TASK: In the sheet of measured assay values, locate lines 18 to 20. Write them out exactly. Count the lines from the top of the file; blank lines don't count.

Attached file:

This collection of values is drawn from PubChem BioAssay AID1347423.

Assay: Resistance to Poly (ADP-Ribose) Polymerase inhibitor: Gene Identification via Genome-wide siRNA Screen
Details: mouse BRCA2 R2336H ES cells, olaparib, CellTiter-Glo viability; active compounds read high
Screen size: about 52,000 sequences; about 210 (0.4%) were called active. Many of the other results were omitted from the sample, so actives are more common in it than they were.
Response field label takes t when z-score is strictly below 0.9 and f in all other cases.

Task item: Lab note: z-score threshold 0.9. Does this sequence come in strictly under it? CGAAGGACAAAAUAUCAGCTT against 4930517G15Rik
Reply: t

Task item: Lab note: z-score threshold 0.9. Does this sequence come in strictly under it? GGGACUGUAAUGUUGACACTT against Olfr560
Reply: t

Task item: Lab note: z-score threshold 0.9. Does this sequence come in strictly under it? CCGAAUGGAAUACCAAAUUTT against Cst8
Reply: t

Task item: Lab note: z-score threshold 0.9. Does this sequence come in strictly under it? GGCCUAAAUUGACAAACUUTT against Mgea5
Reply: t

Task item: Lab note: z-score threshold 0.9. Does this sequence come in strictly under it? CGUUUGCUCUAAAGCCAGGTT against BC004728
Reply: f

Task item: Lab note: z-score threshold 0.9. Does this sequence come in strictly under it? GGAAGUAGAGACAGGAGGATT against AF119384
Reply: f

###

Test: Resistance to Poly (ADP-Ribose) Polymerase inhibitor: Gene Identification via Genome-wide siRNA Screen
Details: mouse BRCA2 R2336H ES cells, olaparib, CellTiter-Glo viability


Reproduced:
###

Test: Resistance to Poly (ADP-Ribose) Polymerase inhibitor: Gene Identification via Genome-wide siRNA Screen
Details: mouse BRCA2 R2336H ES cells, olaparib, CellTiter-Glo viability